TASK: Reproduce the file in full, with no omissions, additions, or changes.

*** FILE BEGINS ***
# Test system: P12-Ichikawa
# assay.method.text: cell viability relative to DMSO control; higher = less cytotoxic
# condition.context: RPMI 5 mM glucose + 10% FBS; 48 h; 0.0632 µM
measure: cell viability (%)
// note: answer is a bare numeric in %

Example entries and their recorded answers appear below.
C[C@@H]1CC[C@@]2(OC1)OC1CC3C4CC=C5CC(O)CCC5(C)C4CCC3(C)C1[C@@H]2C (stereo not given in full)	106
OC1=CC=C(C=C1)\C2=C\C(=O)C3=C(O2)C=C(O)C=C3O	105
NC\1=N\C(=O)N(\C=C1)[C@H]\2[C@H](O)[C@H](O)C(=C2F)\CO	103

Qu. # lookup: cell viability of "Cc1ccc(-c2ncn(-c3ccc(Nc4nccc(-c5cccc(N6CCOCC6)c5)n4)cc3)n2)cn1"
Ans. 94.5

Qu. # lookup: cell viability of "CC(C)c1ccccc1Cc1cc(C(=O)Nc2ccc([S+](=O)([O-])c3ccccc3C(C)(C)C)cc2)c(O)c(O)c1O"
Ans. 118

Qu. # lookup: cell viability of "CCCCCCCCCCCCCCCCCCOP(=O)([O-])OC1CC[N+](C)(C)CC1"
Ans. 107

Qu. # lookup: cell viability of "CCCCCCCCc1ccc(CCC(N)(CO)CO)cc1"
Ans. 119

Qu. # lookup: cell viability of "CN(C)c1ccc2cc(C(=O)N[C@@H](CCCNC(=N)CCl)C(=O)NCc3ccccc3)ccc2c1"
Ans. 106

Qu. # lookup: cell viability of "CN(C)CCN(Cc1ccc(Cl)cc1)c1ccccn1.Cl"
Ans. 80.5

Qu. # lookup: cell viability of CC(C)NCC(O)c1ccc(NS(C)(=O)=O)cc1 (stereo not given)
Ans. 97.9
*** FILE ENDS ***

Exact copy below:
# Test system: P12-Ichikawa
# assay.method.text: cell viability relative to DMSO control; higher = less cytotoxic
# condition.context: RPMI 5 mM glucose + 10% FBS; 48 h; 0.0632 µM
measure: cell viability (%)
// note: answer is a bare numeric in %

Example entries and their recorded answers appear below.
C[C@@H]1CC[C@@]2(OC1)OC1CC3C4CC=C5CC(O)CCC5(C)C4CCC3(C)C1[C@@H]2C (stereo not given in full)	106
OC1=CC=C(C=C1)\C2=C\C(=O)C3=C(O2)C=C(O)C=C3O	105
NC\1=N\C(=O)N(\C=C1)[C@H]\2[C@H](O)[C@H](O)C(=C2F)\CO	103

Qu. # lookup: cell viability of "Cc1ccc(-c2ncn(-c3ccc(Nc4nccc(-c5cccc(N6CCOCC6)c5)n4)cc3)n2)cn1"
Ans. 94.5

Qu. # lookup: cell viability of "CC(C)c1ccccc1Cc1cc(C(=O)Nc2ccc([S+](=O)([O-])c3ccccc3C(C)(C)C)cc2)c(O)c(O)c1O"
Ans. 118

Qu. # lookup: cell viability of "CCCCCCCCCCCCCCCCCCOP(=O)([O-])OC1CC[N+](C)(C)CC1"
Ans. 107

Qu. # lookup: cell viability of "CCCCCCCCc1ccc(CCC(N)(CO)CO)cc1"
Ans. 119

Qu. # lookup: cell viability of "CN(C)c1ccc2cc(C(=O)N[C@@H](CCCNC(=N)CCl)C(=O)NCc3ccccc3)ccc2c1"
Ans. 106

Qu. # lookup: cell viability of "CN(C)CCN(Cc1ccc(Cl)cc1)c1ccccn1.Cl"
Ans. 80.5

Qu. # lookup: cell viability of CC(C)NCC(O)c1ccc(NS(C)(=O)=O)cc1 (stereo not given)
Ans. 97.9